Among holdovers, Paul Blart: Mall Cop pulled in $5.5 million on Friday (a 44% drop), which should lead the breakout comedy to a $18-19 million dollar weekend, which may be enough to top the charts for a second week in a row. Gran Torino continues to truck along, pulling in $4.3 million yesterday, which should give it a $14 million weekend. My Bloody Valentine: 3D fell 62% from last Friday to $3 million, and it should find about $9 million over the frame. Notorious utterly plummeted over the first day of this weekend, falling 70% to $2.3 million, which will give it $7-8 million over all. Hotel For Dogs, meanwhile, fell about 40% to $2.4 million, which should be good for a solid $10 million weekend.

The Oscar bait expansions performed pretty much in line with predictions. Slumdog Millionaire found a nice $2.7 million. Revolutionary Road grabbed $1.7 million. And audiences showed a general disinterest for Frost/Nixon, which found just $910,000. Here are the full Friday Estimates:

Friday Estimates For January 23, 2009
1. Underworld: Rise Of The Lycans – $7.8 million
2. Paul Blart: Mall Cop – $5.5 million
3. Gran Torino – $4.3 million
4. My Bloody Valentine: 3D – $3 million
5. Slumdog Millionaire – $2.7 million
6. Inkheart – $2.4 million
7. Hotel For Dogs – $2.4 million
8. Notorious – $2.3 million
9. Bride Wars – $2 million
10. Revolutionary Road – $1.7 million
11. The Curious Case Of Benjamin Button – $1.6 million
12. Defiance – $1.5 million
13. The Unborn – $1.4 million
18. Frost/Nixon – $910,000

Weekend Preview: Will Underworld Rise To The Top?

January 23, 2009

Sorry for the delay on this column! It won’t happen again! This weekend Underworld: Rise Of The Lycans and Inkheart hit the big screen, while lots of Oscar bait like Slumdog Millionaire, Revolutionary Road, and Frost/Nixon have major expansions. All in all, it should be a busy weekend. Let’s get to some analysis:

The likely number one flick this weekend is Sony’s Underworld: Rise Of The Lycans, the third film in the popular Underworld franchise, which pits vampires in an epic, ongoing battle with werewolves. Where this rivalry came from, I don’t know. Nor do I know about ninjas and pirates, for that matter; I guess there’s just not enough room in this world for too many fantastical characters at once… Despite the currently “in” subject matter, I’m not thinking that this is going to suddenly be another Twilight. Kate Beckinsale, the leading lady of the first two movies did not come back for Rise Of The Lycans, which will hurt its weekend gross some, and there is an extremely crowded marketplace. Underworld: Evolution opened to $26 million back in 2006, but with less star power and smaller theater count of 2,924 theaters, Underworld: Rise Of The Lycans should see a softer $23 million this weekend.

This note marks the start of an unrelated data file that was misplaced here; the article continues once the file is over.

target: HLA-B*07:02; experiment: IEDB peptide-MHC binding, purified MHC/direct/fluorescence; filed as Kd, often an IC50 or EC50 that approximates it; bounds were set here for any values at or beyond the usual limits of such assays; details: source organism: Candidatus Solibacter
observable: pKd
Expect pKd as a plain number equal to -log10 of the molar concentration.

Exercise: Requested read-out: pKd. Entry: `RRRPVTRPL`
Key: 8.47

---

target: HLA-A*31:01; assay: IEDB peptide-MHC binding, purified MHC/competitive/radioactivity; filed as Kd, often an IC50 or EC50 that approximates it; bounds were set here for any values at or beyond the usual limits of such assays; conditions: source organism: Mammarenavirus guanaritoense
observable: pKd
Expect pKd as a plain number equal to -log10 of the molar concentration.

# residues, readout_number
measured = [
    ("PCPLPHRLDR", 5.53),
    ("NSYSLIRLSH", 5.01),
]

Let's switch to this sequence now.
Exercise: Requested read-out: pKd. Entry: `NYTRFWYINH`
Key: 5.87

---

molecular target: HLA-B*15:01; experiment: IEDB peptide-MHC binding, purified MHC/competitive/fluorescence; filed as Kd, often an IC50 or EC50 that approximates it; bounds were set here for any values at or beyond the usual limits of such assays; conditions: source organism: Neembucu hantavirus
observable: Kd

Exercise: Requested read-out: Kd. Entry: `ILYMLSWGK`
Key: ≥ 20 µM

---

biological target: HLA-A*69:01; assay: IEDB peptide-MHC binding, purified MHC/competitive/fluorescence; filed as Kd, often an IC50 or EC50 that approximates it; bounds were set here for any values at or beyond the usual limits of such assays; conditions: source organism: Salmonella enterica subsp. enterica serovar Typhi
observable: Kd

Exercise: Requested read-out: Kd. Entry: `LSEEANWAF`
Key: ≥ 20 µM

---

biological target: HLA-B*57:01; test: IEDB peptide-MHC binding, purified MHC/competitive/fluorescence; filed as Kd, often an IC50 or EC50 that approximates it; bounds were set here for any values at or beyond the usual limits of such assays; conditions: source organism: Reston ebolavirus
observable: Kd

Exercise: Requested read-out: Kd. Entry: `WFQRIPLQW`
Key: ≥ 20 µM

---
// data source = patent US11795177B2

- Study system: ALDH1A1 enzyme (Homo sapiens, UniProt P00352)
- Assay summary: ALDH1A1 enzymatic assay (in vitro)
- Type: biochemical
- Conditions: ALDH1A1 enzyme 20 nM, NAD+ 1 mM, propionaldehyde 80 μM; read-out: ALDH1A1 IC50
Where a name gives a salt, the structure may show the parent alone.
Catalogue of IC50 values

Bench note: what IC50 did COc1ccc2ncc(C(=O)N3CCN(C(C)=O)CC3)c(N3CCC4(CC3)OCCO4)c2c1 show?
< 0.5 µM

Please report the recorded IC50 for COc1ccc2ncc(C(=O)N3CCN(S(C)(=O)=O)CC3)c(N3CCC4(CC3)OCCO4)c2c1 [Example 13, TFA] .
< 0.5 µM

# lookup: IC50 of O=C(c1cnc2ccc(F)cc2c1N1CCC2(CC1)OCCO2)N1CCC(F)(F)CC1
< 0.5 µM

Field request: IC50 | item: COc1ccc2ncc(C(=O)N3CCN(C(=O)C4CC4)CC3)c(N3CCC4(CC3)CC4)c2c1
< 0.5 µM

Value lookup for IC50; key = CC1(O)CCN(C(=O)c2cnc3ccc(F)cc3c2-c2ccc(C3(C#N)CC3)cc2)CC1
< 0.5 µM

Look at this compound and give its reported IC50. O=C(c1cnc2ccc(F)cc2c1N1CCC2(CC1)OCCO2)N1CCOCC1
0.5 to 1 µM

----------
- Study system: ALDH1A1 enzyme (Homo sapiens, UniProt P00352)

The other new opener is Inkheart, yet another action-adventure-family film from Brendan Fraser, who seems to be reinventing his career around the genre. Inkheart, which is a story about stories in books coming to life, looks a heckuva lot like last year’s $100 million hit Journey To The Center Of The Earth, but it hasn’t had as much of an advertising push as that film did. Still Brendan Fraser has proved that he can draw in audiences (I mean, he actually got $100 million worth of people to go see the new Mummy picture!), so this should still have a somewhat solid debut. The Warner Brothers feature is hitting 2,655 theaters, and It should find $14 million over the frame.

Over in Oscar bait land, three films are moving into wide release. Slumdog Millionaire, which is all but a lock for Best Picture at this point, will add over 800 theaters this weekend for a total count of 1,411 theaters, which should lead to a solid $9.5 million. Revolutionary Road, the depressing Kate Winslet and Leonardo DiCaprio marriage film, is moving from limited release into 1,058, but it does not have the same playability as Slumdog. Remember, this is the EEE, and people don’t want to be sad! Give it $5 million over the weekend. Finally, Frost/Nixon, a film that should be thankful for the much-needed Oscar attention, will be expanding into 1,097 theaters. This movie is suffering from the fact that it jsut looks really boring. Give it $4 million over the weekend.

As far as last weekend’s openers, Notorious and My Bloody Valentine should fall hard, while Hotel For Dogs and Paul Blart: Mall Cop should see much smaller declines. Gran Torino will reamin a power player on the charts. Here are my predictions:

Predicted Top 12 for January 23-25
1. Underworld: Rise Of The Lycans – $23 million
2. Paul Blart: Mall Cop – $18 million
3. Gran Torino – $15 million
4. Inkheart – $14 million
5. Hotel For Dogs – $11 million
6. Slumdog Millionaire – $9.5 million